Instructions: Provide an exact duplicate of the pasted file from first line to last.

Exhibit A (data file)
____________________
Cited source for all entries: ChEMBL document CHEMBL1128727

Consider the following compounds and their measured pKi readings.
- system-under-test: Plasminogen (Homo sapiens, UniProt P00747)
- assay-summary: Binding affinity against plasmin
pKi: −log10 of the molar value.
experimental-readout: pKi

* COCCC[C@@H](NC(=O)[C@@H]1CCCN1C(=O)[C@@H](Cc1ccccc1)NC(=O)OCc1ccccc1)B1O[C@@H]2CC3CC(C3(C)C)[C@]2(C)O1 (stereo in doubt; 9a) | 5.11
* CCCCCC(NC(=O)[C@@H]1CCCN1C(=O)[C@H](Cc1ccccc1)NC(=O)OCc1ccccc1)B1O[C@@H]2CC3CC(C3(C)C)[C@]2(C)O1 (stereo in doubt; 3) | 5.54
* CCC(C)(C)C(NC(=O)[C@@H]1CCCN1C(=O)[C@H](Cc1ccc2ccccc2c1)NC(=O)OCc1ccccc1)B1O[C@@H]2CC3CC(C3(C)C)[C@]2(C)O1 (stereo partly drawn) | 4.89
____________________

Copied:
Cited source for all entries: ChEMBL document CHEMBL1128727

Consider the following compounds and their measured pKi readings.
- system-under-test: Plasminogen (Homo sapiens, UniProt P00747)
- assay-summary: Binding affinity against plasmin
pKi: −log10 of the molar value.
experimental-readout: pKi

* COCCC[C@@H](NC(=O)[C@@H]1CCCN1C(=O)[C@@H](Cc1ccccc1)NC(=O)OCc1ccccc1)B1O[C@@H]2CC3CC(C3(C)C)[C@]2(C)O1 (stereo in doubt; 9a) | 5.11
* CCCCCC(NC(=O)[C@@H]1CCCN1C(=O)[C@H](Cc1ccccc1)NC(=O)OCc1ccccc1)B1O[C@@H]2CC3CC(C3(C)C)[C@]2(C)O1 (stereo in doubt; 3) | 5.54
* CCC(C)(C)C(NC(=O)[C@@H]1CCCN1C(=O)[C@H](Cc1ccc2ccccc2c1)NC(=O)OCc1ccccc1)B1O[C@@H]2CC3CC(C3(C)C)[C@]2(C)O1 (stereo partly drawn) | 4.89